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Nonprofit Accounting Info: Special Issues Relating to Implementation of FASB Statements 116, 117, and 124

For an excellent summary of the special accounting rules affecting Nonprofit organizations Look at these guide lines published by  Beta Alpha Psi (the honor organization for financial information students and professionals)

Go to this link to see the full guide: Special Issues Relating to Implementation of FASB Statements 116, 117, and 124

Here is what they say about Restricted Funding:

Frequently, donors stipulate how their gifts are to be used by placing restrictions on them. SFAS No. 116 requires recognition of contribution revenue upon the transfer of an economic benefit, usually the receipt of either the contribution (cash or other economic benefit) or a pledge (a promise to make a contribution in the future). Restrictions may be permanent, such as the establishment of an endowment in perpetuity, or they may be temporary, such as for next year's operations or a specific project.

The underlying concept of SFAS No. 116 is that receipt of restricted contributions does not amount to incurring a liability, but merely accepting limits on the future use of the contributions. The concept is based on the belief that adequate disclosure of donor-imposed restrictions and properly stated liabilities is more important than matching revenue and expenses.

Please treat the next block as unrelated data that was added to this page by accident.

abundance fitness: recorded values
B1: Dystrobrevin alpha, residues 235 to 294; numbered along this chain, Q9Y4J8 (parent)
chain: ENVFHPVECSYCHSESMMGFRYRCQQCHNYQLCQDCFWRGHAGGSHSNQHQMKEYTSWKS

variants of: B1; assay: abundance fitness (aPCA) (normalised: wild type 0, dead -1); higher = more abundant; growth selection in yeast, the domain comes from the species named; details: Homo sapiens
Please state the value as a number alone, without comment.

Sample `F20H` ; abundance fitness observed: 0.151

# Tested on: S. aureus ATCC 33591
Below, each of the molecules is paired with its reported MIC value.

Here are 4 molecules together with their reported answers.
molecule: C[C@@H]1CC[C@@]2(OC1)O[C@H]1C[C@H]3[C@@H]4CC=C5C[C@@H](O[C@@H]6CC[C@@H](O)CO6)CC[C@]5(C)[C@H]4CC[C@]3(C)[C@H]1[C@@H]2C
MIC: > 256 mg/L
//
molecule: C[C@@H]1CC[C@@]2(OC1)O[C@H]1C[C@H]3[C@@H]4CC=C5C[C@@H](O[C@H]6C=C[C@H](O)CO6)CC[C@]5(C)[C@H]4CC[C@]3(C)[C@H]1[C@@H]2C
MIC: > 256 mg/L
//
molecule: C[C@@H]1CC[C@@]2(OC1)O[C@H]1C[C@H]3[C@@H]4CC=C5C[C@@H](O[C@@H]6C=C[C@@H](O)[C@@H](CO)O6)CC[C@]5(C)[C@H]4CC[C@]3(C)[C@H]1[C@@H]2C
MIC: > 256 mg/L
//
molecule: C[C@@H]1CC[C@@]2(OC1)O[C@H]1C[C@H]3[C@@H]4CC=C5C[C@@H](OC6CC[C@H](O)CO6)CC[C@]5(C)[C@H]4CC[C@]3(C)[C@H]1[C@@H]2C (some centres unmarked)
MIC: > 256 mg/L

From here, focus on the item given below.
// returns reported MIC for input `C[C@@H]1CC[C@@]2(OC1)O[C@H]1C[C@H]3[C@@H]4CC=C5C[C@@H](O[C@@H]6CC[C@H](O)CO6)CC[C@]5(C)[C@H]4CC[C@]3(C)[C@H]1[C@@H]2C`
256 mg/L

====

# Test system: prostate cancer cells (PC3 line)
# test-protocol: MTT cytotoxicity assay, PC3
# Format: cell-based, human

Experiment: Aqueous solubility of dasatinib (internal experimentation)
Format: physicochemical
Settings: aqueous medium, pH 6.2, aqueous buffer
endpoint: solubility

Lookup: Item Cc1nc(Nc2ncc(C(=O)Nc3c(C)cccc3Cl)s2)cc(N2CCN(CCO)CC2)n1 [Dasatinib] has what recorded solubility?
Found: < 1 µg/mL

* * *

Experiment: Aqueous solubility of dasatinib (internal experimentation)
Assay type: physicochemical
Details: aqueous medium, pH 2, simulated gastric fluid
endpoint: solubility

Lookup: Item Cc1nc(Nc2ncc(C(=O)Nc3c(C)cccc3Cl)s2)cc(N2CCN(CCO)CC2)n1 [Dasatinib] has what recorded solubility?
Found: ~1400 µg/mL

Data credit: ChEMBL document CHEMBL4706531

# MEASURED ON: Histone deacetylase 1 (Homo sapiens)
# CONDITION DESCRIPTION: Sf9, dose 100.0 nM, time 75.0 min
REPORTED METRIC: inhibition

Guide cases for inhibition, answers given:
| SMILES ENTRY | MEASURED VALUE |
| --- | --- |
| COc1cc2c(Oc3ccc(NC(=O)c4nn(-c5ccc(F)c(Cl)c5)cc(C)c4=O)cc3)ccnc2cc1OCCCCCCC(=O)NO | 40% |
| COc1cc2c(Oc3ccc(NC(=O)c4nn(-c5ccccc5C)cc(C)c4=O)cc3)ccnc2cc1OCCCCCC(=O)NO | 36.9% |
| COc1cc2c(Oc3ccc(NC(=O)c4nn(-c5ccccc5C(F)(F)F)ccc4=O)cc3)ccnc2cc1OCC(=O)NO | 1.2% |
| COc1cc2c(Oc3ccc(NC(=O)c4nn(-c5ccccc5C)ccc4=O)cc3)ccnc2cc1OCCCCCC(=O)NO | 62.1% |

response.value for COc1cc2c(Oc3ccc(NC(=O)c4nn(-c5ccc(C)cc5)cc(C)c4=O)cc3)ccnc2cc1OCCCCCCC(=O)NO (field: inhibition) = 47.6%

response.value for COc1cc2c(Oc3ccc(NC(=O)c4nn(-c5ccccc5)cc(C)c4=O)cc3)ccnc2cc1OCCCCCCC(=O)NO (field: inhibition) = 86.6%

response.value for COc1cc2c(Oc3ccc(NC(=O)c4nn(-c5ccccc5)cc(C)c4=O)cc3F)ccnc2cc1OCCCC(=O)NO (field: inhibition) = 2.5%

Here is what they say about the classifying certain grant income as "contribtions" or "earned income"

.... However, many not-for-profit organizations receive "grants," "awards," or "sponsorships" that on the surface appear to be restricted contributions, but are in substance reciprocal or earned revenue transactions, because they amount to a contract for the purpose of services by the grantor or sponsor. This type of earned revenue can usually be identified by provisions that stipulate that the organization will receive a fixed amount per unit of service (such as per meal, per bed-day, etc.). Frequently, under such a contract, the organization must send the grantor a "voucher", which amounts to a statement of services provided and an invoice for the amount of the grant that was earned that month. The vouchers should be recorded as receivables. Sometimes, a grantor gives an organization an "advance" under the contract, knowing that payment for each month's voucher will not be paid for weeks or months; since the transaction is reciprocal, these advances should be recorded as deferred revenues (liabilities).

Go to this link to see the full guide: Special Issues Relating to Implementation of FASB Statements 116, 117, and 124